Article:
Objectives: The aim of this study was to describe the clinical features, diagnostic imaging findings, treatment and outcome in cats with thoracic vertebral canal stenosis (TVCS).
Objective: The aim of this study was to describe clinical and imaging features of thoracic vertebral canal stenosis secondary to the hypertrophy of the vertebral lamina and articular processes in screw-tail brachycephalic dog breeds, to evaluate the prevalence of the malformation in a large group of screw-tail dog breeds and to determine if degree of stenosis is associated with presence of neurological signs.
Objective: This investigation compared the biomechanical properties of a 2.0 mm locking compression notched head T-plate (NHTP) and 2.0 mm straight locking compression plate (LCP), in a simple transverse juxta-articular fracture model.
Objective: To determine whether a customized unilateral intervertebral anchored fusion device combined with (vs without) an intervertebral spacer would increase the stability of the L1-L2 motion segment following complete intervertebral diskectomy in canine cadaveric specimens.
Sample: Vertebral columns from T13 through L3 harvested from 16 skeletally mature Beagles without thoracolumbar disease.
Objectives: The ventrodorsal hip extended standard view is conventionally used for radiographic screening of canine hip dysplasia. However, because the ventrodorsal hip extended standard view minimises hip joint laxity, several alternative views have been proposed. Our aim was to evaluate a new ventrodorsal hip flexed and not distracted view to assess joint laxity, by comparing it with the ventrodorsal hip extended standard and ventrodorsal hip flexed and distracted views.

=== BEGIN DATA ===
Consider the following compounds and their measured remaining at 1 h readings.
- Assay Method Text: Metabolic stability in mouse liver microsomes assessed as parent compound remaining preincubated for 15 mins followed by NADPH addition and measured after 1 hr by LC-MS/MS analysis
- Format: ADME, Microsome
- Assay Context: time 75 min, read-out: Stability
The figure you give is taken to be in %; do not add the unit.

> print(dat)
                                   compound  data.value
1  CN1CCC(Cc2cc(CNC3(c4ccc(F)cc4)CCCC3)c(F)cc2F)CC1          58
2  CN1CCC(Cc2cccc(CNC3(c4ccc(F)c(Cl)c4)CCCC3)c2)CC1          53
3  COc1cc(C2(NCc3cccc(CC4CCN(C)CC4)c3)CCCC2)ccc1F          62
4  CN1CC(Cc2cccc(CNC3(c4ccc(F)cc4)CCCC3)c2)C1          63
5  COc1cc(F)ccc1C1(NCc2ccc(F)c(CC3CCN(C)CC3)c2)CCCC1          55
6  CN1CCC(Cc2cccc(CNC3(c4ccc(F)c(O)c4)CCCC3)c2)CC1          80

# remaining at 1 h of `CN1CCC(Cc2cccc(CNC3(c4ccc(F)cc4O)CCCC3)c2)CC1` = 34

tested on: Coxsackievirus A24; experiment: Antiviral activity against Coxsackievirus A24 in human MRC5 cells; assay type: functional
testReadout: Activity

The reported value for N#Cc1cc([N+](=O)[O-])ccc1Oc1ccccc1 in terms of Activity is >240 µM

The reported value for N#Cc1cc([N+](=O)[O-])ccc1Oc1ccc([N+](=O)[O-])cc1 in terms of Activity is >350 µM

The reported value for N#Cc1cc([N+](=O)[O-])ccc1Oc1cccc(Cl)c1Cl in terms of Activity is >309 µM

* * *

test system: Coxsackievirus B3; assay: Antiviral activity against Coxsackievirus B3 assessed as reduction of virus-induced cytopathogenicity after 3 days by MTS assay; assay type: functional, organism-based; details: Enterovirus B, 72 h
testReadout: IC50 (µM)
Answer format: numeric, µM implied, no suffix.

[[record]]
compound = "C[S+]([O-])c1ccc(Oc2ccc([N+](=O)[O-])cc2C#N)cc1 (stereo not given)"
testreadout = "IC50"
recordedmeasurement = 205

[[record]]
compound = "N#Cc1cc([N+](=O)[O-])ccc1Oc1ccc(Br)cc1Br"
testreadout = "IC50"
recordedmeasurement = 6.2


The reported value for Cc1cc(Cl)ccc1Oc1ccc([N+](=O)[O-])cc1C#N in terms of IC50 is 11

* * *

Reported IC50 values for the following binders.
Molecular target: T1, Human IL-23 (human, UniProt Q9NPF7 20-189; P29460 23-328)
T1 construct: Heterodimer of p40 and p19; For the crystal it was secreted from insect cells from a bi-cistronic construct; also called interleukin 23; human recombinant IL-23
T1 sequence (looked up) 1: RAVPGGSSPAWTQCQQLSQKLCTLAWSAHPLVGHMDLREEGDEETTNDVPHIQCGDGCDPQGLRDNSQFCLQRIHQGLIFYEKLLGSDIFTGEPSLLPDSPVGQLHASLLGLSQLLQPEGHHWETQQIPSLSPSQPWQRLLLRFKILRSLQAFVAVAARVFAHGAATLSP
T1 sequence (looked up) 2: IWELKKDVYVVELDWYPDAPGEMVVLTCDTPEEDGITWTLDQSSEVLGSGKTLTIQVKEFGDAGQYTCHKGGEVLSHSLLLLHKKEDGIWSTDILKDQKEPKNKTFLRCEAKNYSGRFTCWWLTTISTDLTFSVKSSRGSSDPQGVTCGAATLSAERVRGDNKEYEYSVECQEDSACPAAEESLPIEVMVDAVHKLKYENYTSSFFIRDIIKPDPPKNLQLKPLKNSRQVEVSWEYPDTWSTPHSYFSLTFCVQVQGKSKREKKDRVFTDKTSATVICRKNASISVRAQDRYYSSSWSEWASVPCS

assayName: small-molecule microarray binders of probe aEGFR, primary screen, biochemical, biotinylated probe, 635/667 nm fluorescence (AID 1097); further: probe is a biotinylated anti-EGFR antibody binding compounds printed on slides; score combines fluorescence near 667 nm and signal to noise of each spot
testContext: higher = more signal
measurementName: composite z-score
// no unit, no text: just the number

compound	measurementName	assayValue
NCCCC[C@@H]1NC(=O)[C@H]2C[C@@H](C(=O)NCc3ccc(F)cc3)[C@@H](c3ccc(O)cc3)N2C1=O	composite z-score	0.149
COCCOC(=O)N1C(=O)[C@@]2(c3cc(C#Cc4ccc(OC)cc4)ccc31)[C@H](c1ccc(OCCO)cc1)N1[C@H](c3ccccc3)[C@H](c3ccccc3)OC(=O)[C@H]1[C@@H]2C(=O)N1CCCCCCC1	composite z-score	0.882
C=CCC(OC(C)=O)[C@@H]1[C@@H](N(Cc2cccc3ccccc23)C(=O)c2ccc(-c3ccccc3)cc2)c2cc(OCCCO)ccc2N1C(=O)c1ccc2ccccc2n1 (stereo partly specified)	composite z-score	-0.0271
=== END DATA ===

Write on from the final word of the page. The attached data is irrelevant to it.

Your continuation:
Objective: The aim of this study was to describe an alternative method for trochleoplasty, semi-cylindrical recession trochleoplasty (SCRT), and compare it to trochlear block recession (TBR) in regard to recessed trochlear depth, patellar depth, patellar articular contact with the trochlea, recessed trochlear surface area, procedure time, complications and functional outcome.
Case description: A 7.5-year-old 37.8-kg (83.2-lb) sexually intact male German Shepherd Dog (dog 1) and a 2.6-year-old 28.2-kg (62.0-lb) sexually intact male Dutch Shepherd (dog 2), both apprehension police dogs, were admitted for evaluation of left and right thoracic limb lameness, respectively.
Objective: The aim of this study was to evaluate the accuracy of patient-specific three-dimensional printed drill guides (3D-PDG) for the placement of a coxofemoral toggle via a minimally invasive approach.
Objective: The aim of this study was to describe a novel minimally invasive surgical approach for the treatment of shoulder osteochondritis dissecans (OCD) in dogs and to retrospectively review our clinical cases treated with this approach.